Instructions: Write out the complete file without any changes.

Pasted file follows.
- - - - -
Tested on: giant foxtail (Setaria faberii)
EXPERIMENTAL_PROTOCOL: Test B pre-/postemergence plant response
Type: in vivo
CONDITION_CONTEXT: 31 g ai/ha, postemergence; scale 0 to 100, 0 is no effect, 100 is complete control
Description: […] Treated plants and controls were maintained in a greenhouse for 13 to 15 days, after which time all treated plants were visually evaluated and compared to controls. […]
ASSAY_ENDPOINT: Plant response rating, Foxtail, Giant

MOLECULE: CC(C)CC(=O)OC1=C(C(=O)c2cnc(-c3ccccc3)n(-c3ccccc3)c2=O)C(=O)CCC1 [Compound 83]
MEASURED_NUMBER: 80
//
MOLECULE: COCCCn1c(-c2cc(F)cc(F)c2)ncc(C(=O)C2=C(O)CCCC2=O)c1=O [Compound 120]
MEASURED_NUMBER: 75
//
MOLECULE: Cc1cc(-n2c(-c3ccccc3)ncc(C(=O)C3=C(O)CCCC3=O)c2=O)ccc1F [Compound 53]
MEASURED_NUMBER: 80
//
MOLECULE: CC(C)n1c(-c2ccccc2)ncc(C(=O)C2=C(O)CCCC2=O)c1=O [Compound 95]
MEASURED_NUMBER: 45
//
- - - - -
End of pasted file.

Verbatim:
Tested on: giant foxtail (Setaria faberii)
EXPERIMENTAL_PROTOCOL: Test B pre-/postemergence plant response
Type: in vivo
CONDITION_CONTEXT: 31 g ai/ha, postemergence; scale 0 to 100, 0 is no effect, 100 is complete control
Description: […] Treated plants and controls were maintained in a greenhouse for 13 to 15 days, after which time all treated plants were visually evaluated and compared to controls. […]
ASSAY_ENDPOINT: Plant response rating, Foxtail, Giant

MOLECULE: CC(C)CC(=O)OC1=C(C(=O)c2cnc(-c3ccccc3)n(-c3ccccc3)c2=O)C(=O)CCC1 [Compound 83]
MEASURED_NUMBER: 80
//
MOLECULE: COCCCn1c(-c2cc(F)cc(F)c2)ncc(C(=O)C2=C(O)CCCC2=O)c1=O [Compound 120]
MEASURED_NUMBER: 75
//
MOLECULE: Cc1cc(-n2c(-c3ccccc3)ncc(C(=O)C3=C(O)CCCC3=O)c2=O)ccc1F [Compound 53]
MEASURED_NUMBER: 80
//
MOLECULE: CC(C)n1c(-c2ccccc2)ncc(C(=O)C2=C(O)CCCC2=O)c1=O [Compound 95]
MEASURED_NUMBER: 45
//